Today’s find: Necessary splendor

I’m pretty sure my grandchildren had a ‘Jesus’ moment the other day.

Dressed in their best, the cousins met face-to-face as the extended family gathered Friday evening in the beautiful College Church (St. Francis Xavier) for our niece’s wedding.

There were beautiful moments aplenty during the evening ceremony – and in the family festivities that have followed throughout the weekend. But I have to say, the “cousins encounter” was one of my favorites.

Returning the gaze…

Francis’ eyes lit up, and his face beamed, when he caught sight of Hannah. And she returned the gaze. And both seemed to sense this necessary splendor: to be known.

It is perhaps the perfect way for us to celebrate Ordinary Time – to reflect on this gift of presence and covenant, not only with each other…but with the Lord himself. As he promises in Sunday’s gospel:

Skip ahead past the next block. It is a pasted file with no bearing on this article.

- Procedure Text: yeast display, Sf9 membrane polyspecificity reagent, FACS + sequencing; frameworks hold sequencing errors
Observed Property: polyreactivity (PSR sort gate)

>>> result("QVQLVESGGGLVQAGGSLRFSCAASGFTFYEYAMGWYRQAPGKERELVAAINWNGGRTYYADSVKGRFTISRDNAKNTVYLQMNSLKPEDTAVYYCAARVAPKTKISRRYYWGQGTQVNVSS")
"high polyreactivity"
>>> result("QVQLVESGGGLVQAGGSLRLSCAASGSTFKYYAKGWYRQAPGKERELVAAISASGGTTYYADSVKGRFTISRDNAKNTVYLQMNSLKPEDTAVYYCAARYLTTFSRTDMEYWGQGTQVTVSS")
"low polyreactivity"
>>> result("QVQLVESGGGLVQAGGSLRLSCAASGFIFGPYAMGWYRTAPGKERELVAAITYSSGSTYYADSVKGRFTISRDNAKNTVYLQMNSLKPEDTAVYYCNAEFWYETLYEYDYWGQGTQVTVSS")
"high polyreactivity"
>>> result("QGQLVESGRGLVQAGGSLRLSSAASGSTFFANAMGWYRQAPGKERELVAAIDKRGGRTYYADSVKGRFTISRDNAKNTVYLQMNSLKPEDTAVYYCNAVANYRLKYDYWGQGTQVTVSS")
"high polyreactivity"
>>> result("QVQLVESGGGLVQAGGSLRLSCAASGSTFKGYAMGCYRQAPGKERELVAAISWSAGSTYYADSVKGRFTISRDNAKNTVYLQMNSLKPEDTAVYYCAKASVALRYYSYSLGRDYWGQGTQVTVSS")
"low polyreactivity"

‘Whoever receives you receives me,
and whoever receives me receives the one who sent me.’

When we greet each other in love, we come to know something that’s pretty important. Even as children, we can sense Love’s presence – and we want to gobble it up. Keep it close. Make the feeling last.

But there’s profound mystery in Love, too, isn’t there? Paul speaks of this enigma in the reading we hear proclaimed from his letter to the Romans:

Are you unaware that we who were baptized into Christ Jesus were baptized into his death?

We were indeed buried with him through baptism into death, so that, just as Christ was raised from the dead by the glory of the Father, we too might live in newness of life.

We know Love fully, only when we learn to let the self die. Only when we learn to let Christ live in us, and through us.

Marriage is a great sacrament for helping many of us to enter into this mystery. As we together take up the tasks of everyday life, of Ordinary Time, we are invited into a very necessary splendor: dying to self.

And as Jesus assures us, it is a holy calling:

Whoever finds his life will lose it,
and whoever loses his life for my sake will find it.

Rob and Maggie use a two-handled saw to cut a log — completing their first project as a married couple, in keeping with a tradition from the groom’s native Germany.

 

 

 

 

 

 

Let us pause now…to recall that we are in the presence of the Holy & Merciful One.

 

IHS

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